Location of Thesis Examination

Room H 410 Health Sciences Addition


Doctor of Philosophy




Dr. David White

Delay of Publication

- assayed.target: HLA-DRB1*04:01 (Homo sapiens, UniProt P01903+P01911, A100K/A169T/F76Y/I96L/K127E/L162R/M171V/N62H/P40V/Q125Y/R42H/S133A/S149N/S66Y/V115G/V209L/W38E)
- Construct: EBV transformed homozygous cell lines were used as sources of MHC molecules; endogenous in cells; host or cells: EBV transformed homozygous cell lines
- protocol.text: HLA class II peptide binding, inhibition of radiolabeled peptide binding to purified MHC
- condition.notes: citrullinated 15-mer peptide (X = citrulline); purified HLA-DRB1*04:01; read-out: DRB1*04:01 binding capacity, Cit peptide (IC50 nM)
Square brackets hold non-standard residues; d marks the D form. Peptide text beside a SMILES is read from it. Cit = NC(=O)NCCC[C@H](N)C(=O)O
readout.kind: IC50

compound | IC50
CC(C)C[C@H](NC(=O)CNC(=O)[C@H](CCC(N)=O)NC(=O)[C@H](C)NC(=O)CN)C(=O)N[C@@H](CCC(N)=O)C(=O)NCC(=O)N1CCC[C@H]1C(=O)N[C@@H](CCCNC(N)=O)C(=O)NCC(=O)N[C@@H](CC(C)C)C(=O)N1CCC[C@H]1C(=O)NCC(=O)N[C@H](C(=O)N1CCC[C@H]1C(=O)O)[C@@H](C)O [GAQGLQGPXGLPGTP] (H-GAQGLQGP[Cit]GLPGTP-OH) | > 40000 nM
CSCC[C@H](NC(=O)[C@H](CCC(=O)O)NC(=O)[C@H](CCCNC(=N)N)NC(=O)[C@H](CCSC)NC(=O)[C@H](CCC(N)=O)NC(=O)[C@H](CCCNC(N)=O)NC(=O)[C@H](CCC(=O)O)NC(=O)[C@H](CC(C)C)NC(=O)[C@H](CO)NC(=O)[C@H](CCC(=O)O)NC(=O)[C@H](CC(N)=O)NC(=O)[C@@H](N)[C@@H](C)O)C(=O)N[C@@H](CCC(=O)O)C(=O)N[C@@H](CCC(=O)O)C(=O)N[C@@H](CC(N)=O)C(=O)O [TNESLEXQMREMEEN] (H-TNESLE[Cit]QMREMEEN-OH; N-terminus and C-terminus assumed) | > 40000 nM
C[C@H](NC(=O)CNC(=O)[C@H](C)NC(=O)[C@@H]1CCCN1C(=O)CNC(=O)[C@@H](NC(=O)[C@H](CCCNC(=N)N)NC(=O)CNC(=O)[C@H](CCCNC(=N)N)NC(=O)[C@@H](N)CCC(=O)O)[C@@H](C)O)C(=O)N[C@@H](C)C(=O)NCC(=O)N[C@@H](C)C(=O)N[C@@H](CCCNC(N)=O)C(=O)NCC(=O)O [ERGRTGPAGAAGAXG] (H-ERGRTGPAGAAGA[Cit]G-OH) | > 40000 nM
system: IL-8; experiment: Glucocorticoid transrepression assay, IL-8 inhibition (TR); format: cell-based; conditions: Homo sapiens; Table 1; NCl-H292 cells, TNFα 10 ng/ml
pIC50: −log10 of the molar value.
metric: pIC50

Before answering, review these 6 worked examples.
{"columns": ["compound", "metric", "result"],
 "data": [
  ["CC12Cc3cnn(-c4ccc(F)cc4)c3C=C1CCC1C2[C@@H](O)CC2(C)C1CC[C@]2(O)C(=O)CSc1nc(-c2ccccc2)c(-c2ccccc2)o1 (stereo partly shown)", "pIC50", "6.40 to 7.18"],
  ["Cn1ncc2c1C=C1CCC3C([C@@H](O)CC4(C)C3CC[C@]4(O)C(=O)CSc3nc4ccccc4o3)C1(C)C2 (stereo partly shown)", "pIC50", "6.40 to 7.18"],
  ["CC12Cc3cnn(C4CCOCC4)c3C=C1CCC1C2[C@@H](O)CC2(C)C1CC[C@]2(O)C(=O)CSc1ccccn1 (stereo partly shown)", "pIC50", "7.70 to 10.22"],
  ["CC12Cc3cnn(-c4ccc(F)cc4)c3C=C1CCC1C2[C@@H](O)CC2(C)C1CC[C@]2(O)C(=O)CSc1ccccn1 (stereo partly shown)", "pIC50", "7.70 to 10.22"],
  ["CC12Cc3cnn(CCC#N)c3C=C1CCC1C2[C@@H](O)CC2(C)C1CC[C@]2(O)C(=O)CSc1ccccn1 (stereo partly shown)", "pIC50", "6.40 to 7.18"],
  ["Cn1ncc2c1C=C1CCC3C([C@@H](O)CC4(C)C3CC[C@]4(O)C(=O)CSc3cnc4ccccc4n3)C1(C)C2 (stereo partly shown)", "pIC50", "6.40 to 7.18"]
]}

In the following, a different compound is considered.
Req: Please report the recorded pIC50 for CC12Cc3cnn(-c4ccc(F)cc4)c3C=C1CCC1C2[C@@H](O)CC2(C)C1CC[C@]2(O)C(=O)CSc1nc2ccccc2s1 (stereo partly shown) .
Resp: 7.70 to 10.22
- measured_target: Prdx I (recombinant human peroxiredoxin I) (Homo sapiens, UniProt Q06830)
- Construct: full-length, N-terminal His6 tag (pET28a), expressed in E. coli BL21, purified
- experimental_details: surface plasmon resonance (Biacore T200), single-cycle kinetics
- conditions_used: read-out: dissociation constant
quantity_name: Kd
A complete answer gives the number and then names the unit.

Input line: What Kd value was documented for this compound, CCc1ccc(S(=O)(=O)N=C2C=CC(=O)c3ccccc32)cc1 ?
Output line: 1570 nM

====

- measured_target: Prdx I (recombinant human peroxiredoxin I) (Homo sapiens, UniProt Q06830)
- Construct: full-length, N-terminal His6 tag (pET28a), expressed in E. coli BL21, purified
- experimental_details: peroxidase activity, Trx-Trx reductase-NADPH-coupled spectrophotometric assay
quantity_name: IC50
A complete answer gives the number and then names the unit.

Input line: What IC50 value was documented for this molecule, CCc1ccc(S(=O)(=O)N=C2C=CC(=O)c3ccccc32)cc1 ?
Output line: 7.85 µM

Type 1 diabetics require daily injections of exogenous insulin to control hyperglycemia. Unfortunately, patients are still plagued by vascular and hypoglycemic complications. Beta cell replacement therapy by either whole organ pancreas or islet transplantation has been shown to restore carbohydrate control to these patients. A major barrier to successful islet transplantation is the lack of a reliable pre-transplant assay of post-transplant function thus providing an objective measure of whether a particular islet isolation should be transplanted. Such an assay would also prove to be a valuable tool in the experimental evaluation of innovative islet isolation strategies and technologies. The initial aim of this graduate work was to study existing pre-transplant assays of islet function and to critically examine which if any are of value in predicting post-transplant reversal of diabetes. During the progress of the research while analyzing the data a novel methodology for predicting in vivo islet graft function from a simple in vitro evaluation emerged. This approach of ascertaining islet transplant function prior to engraftment incorporated the influence of islet morphology to the islet’s ability to consume oxygen (OCR/II). The content of this thesis describes the evolution of this methodology from validating pre-existing rodent transplant models, to the discovery of this unique technique for predicting (porcine) islet function post-transplant. In addition herein, we describe the processes involved in translating these initial results performed in athymic mice, to clinically more relevant large animal studies through the development and subsequent testing of the methodology in porcine islet auto- and allograft transplant models. In all cases this OCR/II index proved to have a significantly greater predictive capacity of the ability of a given islet isolation to restore glucose control compared to other pre-transplant assays currently in use. Taken together these studies highlight data which demonstrate the efficacy of a rapid, simple, inexpensive in vitro test which predicts subsequent in vivo islet function, as exemplified and validated in a variety of transplant studies. In the near future it is hoped that the knowledge gained from this work will be employed in clinical islet transplantation.